The free event will begin with an outdoor community fair at 5 p.m. and the main program at 6:30 p.m.
By pursuing a ballot measure the coalition could secure continuing revenue for the youth fund instead of depending on the City Council allocating money to it on a year-to-year basis.
The event will take place Wednesday, April 10 at First Congregational Church in Downtown Long Beach.
The People’s State of the City, the annual event where the community comes together to share its version of how the year unfolded in terms of policy wins and losses, took a more critical tone than in the past.
Hundreds of residents flocked to First Congregational Church on the corner of 3rd Street and Cedar Avenue Wednesday night, but it wasn’t to hear a sermon. There was plenty of preaching, but not of the religious variety.
The 2017 installation of the People’s State of the City (PSOTC) will include familiar narratives of the need for equity and justice in marginalized areas of Long Beach, but this year’s program will also carry with it a heightened sense of urgency as national politics have began to trickle down into local communities affecting their residents.
The People’s State of the City celebrated five years of amplifying the voices of oftentimes marginalized members of the city’s fabric with yet another standing-room only event Thursday evening, inside the Franklin Middle School auditorium.
The buzz was palpable immediately upon entering the gates of the north entrance to Stephens Middle School on Colombia Street. Community groups advocating for issues ranging from worker’s compensation to empowering Khmer women were tabling outside the auditorium where plays and music recitals are typically held. But on this night there would be no tubas intermissions or cellos. Instead, a dialogue covering a melody of issues facing everyday residents in Long Beach was on the docket. This was the 2015 People’s State of the City.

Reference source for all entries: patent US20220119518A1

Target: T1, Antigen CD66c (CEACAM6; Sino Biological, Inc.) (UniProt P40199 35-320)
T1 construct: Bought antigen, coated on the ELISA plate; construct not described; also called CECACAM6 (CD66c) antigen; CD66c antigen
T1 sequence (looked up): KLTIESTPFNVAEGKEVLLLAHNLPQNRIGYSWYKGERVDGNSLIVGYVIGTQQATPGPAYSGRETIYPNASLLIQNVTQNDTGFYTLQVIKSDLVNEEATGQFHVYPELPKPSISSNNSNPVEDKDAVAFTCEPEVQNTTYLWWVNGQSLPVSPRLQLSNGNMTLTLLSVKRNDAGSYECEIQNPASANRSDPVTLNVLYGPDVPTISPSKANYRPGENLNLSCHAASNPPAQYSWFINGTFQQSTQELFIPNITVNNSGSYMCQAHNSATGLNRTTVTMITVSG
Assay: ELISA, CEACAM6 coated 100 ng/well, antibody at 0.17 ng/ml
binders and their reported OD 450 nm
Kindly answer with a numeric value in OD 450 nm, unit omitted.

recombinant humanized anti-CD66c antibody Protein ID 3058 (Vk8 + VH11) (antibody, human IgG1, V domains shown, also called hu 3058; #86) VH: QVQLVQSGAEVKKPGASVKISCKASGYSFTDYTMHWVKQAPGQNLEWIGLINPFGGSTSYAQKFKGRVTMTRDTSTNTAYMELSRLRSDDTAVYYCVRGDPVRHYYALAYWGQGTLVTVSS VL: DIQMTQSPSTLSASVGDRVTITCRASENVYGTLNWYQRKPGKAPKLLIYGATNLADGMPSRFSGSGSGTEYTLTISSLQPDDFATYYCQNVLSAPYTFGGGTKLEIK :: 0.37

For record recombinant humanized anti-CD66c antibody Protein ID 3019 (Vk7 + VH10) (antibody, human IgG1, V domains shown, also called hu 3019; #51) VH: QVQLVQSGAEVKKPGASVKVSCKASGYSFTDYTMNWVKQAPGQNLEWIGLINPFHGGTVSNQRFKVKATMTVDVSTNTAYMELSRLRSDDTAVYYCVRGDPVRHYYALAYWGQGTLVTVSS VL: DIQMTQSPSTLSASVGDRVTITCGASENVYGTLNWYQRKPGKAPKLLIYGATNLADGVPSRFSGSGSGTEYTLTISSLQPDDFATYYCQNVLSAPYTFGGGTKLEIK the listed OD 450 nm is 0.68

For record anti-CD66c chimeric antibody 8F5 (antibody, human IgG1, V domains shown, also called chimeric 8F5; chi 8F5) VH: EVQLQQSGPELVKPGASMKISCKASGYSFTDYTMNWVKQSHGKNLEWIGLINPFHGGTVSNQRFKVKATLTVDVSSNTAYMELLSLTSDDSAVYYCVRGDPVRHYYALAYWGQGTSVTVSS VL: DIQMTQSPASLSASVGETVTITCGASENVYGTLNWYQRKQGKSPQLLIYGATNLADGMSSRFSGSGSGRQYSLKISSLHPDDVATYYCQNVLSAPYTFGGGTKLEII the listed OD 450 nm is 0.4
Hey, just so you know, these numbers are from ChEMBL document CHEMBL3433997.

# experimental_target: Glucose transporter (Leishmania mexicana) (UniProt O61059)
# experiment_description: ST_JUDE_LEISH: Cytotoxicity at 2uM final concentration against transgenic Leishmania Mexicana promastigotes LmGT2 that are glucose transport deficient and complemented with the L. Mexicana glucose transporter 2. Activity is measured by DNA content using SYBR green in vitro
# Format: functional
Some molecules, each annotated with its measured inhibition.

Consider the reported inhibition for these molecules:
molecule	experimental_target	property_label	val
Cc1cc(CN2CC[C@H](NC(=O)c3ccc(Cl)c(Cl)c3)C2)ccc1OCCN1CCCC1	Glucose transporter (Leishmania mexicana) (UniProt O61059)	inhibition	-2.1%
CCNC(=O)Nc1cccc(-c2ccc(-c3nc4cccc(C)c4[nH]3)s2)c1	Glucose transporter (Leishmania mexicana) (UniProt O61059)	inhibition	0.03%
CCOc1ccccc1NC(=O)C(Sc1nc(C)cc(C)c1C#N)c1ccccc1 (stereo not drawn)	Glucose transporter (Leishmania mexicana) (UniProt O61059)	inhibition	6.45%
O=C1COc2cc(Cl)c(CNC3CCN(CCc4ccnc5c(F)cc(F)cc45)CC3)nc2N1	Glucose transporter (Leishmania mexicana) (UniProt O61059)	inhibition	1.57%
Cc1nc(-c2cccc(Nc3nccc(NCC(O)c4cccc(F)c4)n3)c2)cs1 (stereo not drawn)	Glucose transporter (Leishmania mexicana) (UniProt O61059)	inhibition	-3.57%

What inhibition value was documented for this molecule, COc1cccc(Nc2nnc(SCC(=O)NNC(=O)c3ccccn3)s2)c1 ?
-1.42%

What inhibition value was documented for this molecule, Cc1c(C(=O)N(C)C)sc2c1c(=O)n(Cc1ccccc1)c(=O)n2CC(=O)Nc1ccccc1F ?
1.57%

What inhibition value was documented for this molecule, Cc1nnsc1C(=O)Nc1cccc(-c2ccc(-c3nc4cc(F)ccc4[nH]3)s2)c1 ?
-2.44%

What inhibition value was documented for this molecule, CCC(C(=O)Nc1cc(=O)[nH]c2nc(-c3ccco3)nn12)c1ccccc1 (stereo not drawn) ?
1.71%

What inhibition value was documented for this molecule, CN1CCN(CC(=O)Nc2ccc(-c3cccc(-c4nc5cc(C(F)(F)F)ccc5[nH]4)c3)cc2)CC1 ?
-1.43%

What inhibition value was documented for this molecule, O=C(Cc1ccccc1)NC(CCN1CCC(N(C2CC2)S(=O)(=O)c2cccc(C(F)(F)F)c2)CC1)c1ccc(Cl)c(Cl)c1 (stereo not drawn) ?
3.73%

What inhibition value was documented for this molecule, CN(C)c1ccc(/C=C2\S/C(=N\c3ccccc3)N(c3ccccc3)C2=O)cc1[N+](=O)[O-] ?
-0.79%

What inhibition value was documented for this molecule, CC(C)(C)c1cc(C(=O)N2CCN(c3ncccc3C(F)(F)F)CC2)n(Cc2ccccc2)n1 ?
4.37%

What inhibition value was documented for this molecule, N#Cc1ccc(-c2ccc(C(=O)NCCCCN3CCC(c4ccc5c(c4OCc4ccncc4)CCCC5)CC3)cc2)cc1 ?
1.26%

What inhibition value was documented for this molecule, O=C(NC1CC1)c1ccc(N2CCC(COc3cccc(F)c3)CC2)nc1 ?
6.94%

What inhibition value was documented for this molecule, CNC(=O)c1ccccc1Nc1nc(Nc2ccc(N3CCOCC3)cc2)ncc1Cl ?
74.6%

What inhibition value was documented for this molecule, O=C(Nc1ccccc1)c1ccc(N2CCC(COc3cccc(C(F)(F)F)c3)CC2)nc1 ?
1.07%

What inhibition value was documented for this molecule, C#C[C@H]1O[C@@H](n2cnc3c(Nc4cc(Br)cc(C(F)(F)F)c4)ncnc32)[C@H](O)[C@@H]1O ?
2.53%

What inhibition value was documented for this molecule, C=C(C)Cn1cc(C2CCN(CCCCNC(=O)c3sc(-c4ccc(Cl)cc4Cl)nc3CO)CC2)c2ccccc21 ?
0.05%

Wednesday’s People’s State of the City will lack the technological flare and calculation of the Mayor Robert Garcia address delivered in January, but it will include one important factor that that the mayor’s glitzy presentation lacked. The fourth annual community event will focus on the people of Long Beach and their ground-level views of the issues affecting residents, told in their own words.
North Long Beach saw over 300 people fill Church One to partake in the third annual People’s State of the City. The annual address is a conglomerate of fifteen community and educational organizations to address citywide issues ranging from housing to jobs, environmental health to immigrant rights.